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J Pain Symptom Manage. 1996 Mar;11(3):163-71.

Chronic opioid therapy for nonmalignant pain in patients with a history of substance abuse: report of 20 cases.

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Department of Anesthesia, Brigham and Women's Hospital, Boston, Massachusetts, USA.


A history of substance abuse is considered by many to be a contraindication to chronic opioid therapy for nonmalignant pain. Twenty patients with a history of chronic nonmalignant pain and substance abuse treated with chronic opioid therapy for a period of more than 1 year were retrospectively evaluated to determine the factors associated with prescription abuse. The prevalence of six aberrant behavioral patterns was assessed to see if these correlated with a history of prescription abuse, as reported by the patient's pain clinic physician. Those who did not abuse opioid therapy were more likely to have a history of alcohol abuse alone or a remote history of polysubstance abuse. They were also more likely to be active members of Alcoholics Anonymous and to have a stable family or other similar support system. In contrast, those who abused opioid therapy showed characteristic aberrant patterns of behavior in their management, which indicated a clear pattern of prescription abuse early in the course of therapy. Those patients were more likely to be recent polysubstance abusers, or have a prior history of oxycodone abuse. None of them were active members of Alcoholics Anonymous. Signing an "opioids contract" was not in and of itself a predictor of successful outcome.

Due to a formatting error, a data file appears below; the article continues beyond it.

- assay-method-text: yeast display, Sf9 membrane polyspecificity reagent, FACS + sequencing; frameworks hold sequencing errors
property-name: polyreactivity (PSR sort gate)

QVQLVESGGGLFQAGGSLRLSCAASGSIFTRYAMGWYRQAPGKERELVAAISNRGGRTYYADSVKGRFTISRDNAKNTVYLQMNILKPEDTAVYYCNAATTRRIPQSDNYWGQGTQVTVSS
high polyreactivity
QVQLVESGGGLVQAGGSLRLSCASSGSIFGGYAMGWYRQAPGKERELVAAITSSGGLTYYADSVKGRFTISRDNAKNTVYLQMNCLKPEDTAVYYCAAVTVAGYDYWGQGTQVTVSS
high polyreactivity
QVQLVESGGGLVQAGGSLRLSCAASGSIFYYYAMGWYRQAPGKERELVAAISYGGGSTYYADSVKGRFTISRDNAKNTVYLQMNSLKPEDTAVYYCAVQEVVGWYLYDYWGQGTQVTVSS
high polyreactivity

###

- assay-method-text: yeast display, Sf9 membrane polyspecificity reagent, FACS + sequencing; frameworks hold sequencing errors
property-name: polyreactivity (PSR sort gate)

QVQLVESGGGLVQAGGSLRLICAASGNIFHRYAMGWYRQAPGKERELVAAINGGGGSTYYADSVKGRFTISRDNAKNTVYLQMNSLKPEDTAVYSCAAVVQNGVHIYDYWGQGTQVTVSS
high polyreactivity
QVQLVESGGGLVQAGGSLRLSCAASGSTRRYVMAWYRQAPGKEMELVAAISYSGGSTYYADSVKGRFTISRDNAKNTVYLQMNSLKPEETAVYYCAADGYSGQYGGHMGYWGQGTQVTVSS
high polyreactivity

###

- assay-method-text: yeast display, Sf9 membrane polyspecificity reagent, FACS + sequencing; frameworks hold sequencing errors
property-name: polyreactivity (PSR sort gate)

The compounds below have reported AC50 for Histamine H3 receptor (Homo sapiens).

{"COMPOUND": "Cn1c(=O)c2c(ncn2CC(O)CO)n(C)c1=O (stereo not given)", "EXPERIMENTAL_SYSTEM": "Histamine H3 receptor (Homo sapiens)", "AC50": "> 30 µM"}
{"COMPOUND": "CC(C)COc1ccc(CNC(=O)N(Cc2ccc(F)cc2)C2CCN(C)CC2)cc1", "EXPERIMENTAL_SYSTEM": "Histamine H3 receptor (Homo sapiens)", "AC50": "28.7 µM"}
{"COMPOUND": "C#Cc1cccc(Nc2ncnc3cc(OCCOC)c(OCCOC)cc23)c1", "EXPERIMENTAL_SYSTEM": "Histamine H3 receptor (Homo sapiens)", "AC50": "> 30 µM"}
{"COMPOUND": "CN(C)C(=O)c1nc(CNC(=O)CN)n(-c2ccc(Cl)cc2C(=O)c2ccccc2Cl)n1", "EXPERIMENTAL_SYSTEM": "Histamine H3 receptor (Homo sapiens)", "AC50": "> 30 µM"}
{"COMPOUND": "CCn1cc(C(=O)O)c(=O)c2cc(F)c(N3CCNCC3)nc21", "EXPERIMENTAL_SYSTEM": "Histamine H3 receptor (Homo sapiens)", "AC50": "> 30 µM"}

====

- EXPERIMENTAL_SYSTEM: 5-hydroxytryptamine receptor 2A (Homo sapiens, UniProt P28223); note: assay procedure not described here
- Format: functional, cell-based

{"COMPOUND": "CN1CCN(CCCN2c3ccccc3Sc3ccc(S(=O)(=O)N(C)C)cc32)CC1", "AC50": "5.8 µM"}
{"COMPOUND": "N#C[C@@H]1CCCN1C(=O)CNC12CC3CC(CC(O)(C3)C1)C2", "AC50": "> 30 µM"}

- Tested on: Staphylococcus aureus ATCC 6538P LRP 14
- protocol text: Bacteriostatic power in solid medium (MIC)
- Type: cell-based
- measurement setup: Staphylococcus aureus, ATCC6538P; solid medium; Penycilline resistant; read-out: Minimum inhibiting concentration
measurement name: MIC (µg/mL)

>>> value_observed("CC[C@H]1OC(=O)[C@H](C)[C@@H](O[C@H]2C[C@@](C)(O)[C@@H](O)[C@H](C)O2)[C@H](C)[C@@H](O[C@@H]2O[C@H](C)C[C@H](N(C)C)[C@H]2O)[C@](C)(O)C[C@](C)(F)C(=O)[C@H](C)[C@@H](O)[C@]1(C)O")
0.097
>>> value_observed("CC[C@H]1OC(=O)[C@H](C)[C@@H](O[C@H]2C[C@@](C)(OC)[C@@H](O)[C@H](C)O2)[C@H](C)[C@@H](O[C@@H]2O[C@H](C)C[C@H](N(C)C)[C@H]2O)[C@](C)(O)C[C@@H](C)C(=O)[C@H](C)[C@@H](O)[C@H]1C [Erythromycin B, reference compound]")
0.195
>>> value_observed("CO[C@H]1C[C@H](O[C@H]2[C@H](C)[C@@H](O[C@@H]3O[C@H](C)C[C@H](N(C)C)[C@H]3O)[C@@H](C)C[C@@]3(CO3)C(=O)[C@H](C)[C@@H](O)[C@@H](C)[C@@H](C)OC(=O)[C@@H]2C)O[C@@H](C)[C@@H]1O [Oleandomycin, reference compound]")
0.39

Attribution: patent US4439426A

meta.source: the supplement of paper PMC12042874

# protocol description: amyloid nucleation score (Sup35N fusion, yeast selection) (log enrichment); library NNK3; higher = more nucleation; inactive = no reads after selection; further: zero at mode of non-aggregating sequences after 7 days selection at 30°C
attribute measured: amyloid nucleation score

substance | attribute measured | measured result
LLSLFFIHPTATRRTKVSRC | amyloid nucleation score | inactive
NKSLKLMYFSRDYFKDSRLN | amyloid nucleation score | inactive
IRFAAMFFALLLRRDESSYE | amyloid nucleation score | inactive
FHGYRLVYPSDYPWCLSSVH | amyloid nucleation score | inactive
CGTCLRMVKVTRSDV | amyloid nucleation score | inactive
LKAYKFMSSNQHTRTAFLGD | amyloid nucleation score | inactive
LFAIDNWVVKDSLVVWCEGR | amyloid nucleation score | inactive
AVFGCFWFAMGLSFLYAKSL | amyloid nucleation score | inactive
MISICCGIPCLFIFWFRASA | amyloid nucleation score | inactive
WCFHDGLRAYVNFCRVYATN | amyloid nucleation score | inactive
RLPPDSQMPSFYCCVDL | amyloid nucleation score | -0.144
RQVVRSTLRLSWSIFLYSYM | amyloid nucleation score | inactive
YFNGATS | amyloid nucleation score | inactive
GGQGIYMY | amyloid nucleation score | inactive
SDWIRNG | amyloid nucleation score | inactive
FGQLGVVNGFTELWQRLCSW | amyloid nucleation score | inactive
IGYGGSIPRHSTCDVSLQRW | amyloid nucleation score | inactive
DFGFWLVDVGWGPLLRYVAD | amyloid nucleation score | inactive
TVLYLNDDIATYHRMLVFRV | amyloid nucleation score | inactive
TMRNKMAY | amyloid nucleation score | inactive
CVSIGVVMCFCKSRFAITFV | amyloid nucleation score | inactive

[Indexed for MEDLINE]

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